Sex and the City should be a comic book.

Yesterday was “International Geek Pride Day” and I celebrated by window-shopping 5th Avenue and going to a press screening of Sex and the City 2. None of which sounds “mainstream geeky” but maybe the following suggestion will make up for it.

It was mid-way through the movie; the gals change into camel-riding-ready outfits (from Dior and Vuitton, of course) and they strut across the sand, a fearsome foursome if there ever was one. The wind made their outfits billow and Cynthia Nixon’s Miranda suddenly had a full-on cape. Later on Samantha makes an absolute spectacle of herself as only Samantha can. Shouting at a disapproving Middle Eastern crowd that she has sex and likes sex thank you very much she made it very clear that she will not be covered up or contained and she became a superhero for the covered up and contained women watching. Women who then took all four of our heroines behind closed doors and revealed their own secret identities (and designer outfits, of course). This is just begging to be a comic book.

When Marvel Divas came out it was marketed as a Sex and the City comic book. But it was marketed to comic book readers, not Sex and the City viewers — and while, contrary to popular belief, there is some overlap there, it was not the best marketing campaign. And it was far from the best comic. I don’t think they should try to recreate Sex and the City within the rigid structure of established comic book superhero characters. I think they should recreate Sex and the City AS a comic book. Carrie’s narration, the one-liners, the flashy and flashier outfits (a mask is part of more than one of Carrie’s get-ups in the film!) — all of this would translate easily and well to the medium. Think about it. Do you even know Big’s real name? It’s John, but where are people known by a catchy made-up name first and foremost? Comic books.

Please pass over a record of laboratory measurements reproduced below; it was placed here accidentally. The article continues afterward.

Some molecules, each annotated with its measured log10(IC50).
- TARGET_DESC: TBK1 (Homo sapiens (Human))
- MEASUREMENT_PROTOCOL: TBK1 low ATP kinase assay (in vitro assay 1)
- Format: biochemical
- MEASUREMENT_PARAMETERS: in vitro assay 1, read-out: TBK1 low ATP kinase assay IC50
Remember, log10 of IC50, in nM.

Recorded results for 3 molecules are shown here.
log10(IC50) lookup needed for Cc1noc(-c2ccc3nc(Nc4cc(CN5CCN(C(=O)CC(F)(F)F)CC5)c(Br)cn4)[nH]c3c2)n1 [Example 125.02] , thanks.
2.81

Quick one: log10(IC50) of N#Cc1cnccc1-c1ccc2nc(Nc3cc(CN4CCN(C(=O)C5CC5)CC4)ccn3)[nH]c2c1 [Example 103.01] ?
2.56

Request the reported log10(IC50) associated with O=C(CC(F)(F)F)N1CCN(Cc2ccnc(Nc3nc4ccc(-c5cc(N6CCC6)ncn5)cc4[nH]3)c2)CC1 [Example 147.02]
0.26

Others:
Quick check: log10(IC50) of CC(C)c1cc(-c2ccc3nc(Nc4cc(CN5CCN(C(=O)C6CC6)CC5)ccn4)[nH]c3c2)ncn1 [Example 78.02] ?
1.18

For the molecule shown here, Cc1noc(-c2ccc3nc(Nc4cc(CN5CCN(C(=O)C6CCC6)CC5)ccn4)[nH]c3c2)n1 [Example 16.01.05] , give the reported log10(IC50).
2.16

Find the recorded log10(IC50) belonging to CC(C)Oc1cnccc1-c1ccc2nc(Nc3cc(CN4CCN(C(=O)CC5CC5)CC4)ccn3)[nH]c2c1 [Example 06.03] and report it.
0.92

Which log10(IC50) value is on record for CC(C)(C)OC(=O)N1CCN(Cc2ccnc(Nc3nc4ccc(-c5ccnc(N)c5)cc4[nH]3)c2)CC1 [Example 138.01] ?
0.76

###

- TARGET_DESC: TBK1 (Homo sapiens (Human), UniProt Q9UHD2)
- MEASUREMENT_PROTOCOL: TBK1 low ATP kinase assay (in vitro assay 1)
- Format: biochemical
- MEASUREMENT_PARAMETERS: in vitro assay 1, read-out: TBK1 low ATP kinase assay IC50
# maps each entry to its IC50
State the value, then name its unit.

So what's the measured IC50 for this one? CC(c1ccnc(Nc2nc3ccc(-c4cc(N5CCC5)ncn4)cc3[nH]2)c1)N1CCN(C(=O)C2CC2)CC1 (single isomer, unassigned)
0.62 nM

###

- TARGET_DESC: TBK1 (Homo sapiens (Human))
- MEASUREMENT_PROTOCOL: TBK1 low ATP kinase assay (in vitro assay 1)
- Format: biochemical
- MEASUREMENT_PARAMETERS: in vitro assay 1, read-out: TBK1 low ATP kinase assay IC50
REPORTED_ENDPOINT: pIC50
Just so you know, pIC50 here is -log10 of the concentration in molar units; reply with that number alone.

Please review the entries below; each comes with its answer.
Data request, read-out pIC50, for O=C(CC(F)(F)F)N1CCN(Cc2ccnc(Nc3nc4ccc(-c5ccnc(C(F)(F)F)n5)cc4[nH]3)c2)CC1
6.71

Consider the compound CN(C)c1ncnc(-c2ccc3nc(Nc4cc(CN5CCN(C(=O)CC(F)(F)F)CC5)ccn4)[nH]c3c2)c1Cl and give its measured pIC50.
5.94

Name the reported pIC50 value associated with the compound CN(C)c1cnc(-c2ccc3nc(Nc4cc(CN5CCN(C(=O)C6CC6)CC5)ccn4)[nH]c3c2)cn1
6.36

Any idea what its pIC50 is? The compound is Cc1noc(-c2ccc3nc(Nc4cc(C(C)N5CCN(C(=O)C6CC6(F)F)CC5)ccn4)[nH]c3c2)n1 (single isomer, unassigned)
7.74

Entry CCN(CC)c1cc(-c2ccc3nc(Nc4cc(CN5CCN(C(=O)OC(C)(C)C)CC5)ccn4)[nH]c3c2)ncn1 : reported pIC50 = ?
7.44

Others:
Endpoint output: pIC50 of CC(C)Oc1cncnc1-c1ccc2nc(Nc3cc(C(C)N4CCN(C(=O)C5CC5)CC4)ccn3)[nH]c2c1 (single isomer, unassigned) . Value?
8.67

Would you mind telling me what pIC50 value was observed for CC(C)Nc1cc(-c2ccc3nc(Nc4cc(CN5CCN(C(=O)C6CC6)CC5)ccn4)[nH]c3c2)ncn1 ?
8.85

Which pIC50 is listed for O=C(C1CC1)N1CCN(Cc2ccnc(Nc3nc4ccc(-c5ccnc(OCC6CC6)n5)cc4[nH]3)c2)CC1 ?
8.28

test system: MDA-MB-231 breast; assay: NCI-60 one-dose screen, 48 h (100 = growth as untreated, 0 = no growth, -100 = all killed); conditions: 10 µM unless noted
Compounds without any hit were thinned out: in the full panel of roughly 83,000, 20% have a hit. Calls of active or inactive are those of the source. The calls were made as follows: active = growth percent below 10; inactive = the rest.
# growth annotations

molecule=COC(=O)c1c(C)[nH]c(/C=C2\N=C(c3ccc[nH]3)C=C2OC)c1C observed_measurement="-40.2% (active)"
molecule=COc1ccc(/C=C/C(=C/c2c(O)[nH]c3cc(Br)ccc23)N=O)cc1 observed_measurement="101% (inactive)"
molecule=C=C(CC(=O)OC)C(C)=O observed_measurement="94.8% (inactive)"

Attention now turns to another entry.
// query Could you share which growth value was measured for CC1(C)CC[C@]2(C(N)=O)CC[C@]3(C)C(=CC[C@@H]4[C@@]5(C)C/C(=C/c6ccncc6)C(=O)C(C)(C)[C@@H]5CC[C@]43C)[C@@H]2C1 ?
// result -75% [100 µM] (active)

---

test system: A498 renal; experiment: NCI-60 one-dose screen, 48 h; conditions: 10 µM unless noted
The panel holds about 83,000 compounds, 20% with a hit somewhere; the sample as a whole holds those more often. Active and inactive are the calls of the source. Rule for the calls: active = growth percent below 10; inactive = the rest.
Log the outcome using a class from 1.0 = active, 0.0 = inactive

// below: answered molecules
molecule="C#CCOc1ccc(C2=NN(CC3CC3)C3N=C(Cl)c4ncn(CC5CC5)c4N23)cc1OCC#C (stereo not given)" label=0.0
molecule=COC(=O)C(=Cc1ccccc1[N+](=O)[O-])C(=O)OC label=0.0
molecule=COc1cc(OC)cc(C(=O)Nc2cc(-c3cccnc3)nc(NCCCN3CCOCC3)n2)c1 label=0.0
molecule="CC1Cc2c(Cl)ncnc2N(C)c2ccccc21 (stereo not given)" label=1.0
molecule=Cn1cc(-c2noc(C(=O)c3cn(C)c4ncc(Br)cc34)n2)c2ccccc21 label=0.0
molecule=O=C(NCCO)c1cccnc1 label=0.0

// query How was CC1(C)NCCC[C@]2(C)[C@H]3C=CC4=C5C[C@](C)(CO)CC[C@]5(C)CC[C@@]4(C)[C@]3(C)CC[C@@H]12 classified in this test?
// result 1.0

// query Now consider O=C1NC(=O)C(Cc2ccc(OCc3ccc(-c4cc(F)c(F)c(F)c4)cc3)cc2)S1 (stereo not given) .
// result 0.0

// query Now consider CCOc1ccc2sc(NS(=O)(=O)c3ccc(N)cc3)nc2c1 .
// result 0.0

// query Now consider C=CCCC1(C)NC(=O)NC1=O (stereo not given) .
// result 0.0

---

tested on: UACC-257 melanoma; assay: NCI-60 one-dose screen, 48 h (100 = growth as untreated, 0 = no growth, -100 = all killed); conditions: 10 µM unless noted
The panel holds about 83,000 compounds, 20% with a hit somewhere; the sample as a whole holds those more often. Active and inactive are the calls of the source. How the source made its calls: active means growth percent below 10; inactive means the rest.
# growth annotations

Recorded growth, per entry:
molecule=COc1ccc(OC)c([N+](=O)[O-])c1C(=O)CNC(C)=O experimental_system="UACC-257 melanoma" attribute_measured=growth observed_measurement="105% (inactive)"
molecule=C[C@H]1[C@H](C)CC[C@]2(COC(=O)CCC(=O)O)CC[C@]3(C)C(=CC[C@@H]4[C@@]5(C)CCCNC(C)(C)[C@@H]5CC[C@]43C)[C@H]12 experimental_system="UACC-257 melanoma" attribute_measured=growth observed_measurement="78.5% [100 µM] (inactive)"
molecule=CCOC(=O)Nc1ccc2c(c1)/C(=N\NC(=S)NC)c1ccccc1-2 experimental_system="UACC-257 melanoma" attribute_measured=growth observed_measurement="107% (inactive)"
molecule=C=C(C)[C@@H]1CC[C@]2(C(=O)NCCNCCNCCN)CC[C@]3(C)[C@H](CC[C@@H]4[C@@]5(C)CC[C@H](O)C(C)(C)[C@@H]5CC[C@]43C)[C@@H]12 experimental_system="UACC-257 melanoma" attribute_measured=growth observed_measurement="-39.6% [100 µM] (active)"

Sarah Jessica Parker described Sex and the City 2 as “a romp…a fun story that is also about something” and she is exactly right. The plot hinges on nearly unbelievable circumstances and the movie swings from somewhat serious to over-the-top camp but it works if you let go of any preconceived notions about how things “should” be. And that sentence could describe most, if not all, comic book films, as well as fantasy, science-fiction, and even straight action films. This is not real life. It’s not supposed to be.

Toward the end of the film there is an important scene between Carrie and Big. While I watched my eyes were drawn to their coffee table full of books including a hefty one by Lewis Carroll which I assume to be the Alice books. And from that my mind decided that the journey to the Middle East was Carrie and her friends’ trip down rabbit hole — and the film was the audience’s. It is whimsical, bright and colourful, nonsensical and magical. Playful. And then, underneath the parade of fashion, the dancing and the quips, and the sex and the city, there is a quiet and heartfelt message: there are many ways to be married, there are many ways to be happy, there are many ways to be pretty, there are many ways to be free, there are many ways to be heard, and there are many ways to be a woman. And all of them are valid. So let go of “should” and embrace who you are.